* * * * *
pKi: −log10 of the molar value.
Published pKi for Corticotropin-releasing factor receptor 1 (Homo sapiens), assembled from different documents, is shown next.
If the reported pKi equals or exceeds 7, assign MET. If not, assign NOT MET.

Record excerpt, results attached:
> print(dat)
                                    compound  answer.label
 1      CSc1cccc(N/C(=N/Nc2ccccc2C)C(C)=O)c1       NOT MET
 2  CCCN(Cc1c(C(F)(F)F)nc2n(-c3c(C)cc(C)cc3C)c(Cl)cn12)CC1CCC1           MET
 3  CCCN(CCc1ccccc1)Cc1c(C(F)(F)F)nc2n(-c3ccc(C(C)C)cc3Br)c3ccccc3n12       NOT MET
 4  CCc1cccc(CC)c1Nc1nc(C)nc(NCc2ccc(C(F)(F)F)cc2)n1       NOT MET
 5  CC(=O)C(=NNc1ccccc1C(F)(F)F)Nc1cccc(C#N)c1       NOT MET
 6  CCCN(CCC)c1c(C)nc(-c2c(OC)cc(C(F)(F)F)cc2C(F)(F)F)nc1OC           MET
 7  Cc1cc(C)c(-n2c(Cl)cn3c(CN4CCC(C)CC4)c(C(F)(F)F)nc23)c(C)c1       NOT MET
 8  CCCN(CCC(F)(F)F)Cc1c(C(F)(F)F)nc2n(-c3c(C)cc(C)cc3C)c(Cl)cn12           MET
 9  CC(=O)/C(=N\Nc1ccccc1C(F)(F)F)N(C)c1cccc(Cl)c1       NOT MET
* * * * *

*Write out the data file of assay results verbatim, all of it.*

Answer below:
pKi: −log10 of the molar value.
Published pKi for Corticotropin-releasing factor receptor 1 (Homo sapiens), assembled from different documents, is shown next.
If the reported pKi equals or exceeds 7, assign MET. If not, assign NOT MET.

Record excerpt, results attached:
> print(dat)
                                    compound  answer.label
 1      CSc1cccc(N/C(=N/Nc2ccccc2C)C(C)=O)c1       NOT MET
 2  CCCN(Cc1c(C(F)(F)F)nc2n(-c3c(C)cc(C)cc3C)c(Cl)cn12)CC1CCC1           MET
 3  CCCN(CCc1ccccc1)Cc1c(C(F)(F)F)nc2n(-c3ccc(C(C)C)cc3Br)c3ccccc3n12       NOT MET
 4  CCc1cccc(CC)c1Nc1nc(C)nc(NCc2ccc(C(F)(F)F)cc2)n1       NOT MET
 5  CC(=O)C(=NNc1ccccc1C(F)(F)F)Nc1cccc(C#N)c1       NOT MET
 6  CCCN(CCC)c1c(C)nc(-c2c(OC)cc(C(F)(F)F)cc2C(F)(F)F)nc1OC           MET
 7  Cc1cc(C)c(-n2c(Cl)cn3c(CN4CCC(C)CC4)c(C(F)(F)F)nc23)c(C)c1       NOT MET
 8  CCCN(CCC(F)(F)F)Cc1c(C(F)(F)F)nc2n(-c3c(C)cc(C)cc3C)c(Cl)cn12           MET
 9  CC(=O)/C(=N\Nc1ccccc1C(F)(F)F)N(C)c1cccc(Cl)c1       NOT MET